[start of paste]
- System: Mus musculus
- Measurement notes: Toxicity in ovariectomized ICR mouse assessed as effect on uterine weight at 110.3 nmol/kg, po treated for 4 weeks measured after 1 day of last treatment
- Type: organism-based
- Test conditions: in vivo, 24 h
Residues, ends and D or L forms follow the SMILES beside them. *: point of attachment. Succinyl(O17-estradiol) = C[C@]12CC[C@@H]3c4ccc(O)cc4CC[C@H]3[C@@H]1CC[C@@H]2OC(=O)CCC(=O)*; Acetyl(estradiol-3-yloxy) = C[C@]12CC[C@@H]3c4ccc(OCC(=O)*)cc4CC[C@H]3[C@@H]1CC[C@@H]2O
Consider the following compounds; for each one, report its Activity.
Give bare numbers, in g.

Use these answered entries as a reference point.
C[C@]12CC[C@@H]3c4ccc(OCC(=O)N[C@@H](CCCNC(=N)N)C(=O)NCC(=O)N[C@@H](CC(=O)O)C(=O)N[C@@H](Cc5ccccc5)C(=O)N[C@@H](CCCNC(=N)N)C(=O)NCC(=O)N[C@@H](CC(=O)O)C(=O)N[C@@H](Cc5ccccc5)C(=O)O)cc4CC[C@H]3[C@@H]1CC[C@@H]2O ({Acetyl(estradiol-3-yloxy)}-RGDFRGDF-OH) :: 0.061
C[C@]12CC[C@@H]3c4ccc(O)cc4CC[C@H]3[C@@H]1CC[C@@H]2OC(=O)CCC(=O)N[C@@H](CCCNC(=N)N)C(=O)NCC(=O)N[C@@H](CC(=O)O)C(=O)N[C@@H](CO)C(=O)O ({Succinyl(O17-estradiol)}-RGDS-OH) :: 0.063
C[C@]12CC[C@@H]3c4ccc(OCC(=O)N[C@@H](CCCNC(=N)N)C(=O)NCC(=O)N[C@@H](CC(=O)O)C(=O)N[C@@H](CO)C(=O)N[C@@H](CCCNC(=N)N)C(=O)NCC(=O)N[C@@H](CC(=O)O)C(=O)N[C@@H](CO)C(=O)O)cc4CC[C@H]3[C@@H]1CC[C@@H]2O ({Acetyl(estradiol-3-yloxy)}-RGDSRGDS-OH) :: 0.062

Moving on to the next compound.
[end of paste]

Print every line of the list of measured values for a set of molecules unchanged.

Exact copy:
- System: Mus musculus
- Measurement notes: Toxicity in ovariectomized ICR mouse assessed as effect on uterine weight at 110.3 nmol/kg, po treated for 4 weeks measured after 1 day of last treatment
- Type: organism-based
- Test conditions: in vivo, 24 h
Residues, ends and D or L forms follow the SMILES beside them. *: point of attachment. Succinyl(O17-estradiol) = C[C@]12CC[C@@H]3c4ccc(O)cc4CC[C@H]3[C@@H]1CC[C@@H]2OC(=O)CCC(=O)*; Acetyl(estradiol-3-yloxy) = C[C@]12CC[C@@H]3c4ccc(OCC(=O)*)cc4CC[C@H]3[C@@H]1CC[C@@H]2O
Consider the following compounds; for each one, report its Activity.
Give bare numbers, in g.

Use these answered entries as a reference point.
C[C@]12CC[C@@H]3c4ccc(OCC(=O)N[C@@H](CCCNC(=N)N)C(=O)NCC(=O)N[C@@H](CC(=O)O)C(=O)N[C@@H](Cc5ccccc5)C(=O)N[C@@H](CCCNC(=N)N)C(=O)NCC(=O)N[C@@H](CC(=O)O)C(=O)N[C@@H](Cc5ccccc5)C(=O)O)cc4CC[C@H]3[C@@H]1CC[C@@H]2O ({Acetyl(estradiol-3-yloxy)}-RGDFRGDF-OH) :: 0.061
C[C@]12CC[C@@H]3c4ccc(O)cc4CC[C@H]3[C@@H]1CC[C@@H]2OC(=O)CCC(=O)N[C@@H](CCCNC(=N)N)C(=O)NCC(=O)N[C@@H](CC(=O)O)C(=O)N[C@@H](CO)C(=O)O ({Succinyl(O17-estradiol)}-RGDS-OH) :: 0.063
C[C@]12CC[C@@H]3c4ccc(OCC(=O)N[C@@H](CCCNC(=N)N)C(=O)NCC(=O)N[C@@H](CC(=O)O)C(=O)N[C@@H](CO)C(=O)N[C@@H](CCCNC(=N)N)C(=O)NCC(=O)N[C@@H](CC(=O)O)C(=O)N[C@@H](CO)C(=O)O)cc4CC[C@H]3[C@@H]1CC[C@@H]2O ({Acetyl(estradiol-3-yloxy)}-RGDSRGDS-OH) :: 0.062

Moving on to the next compound.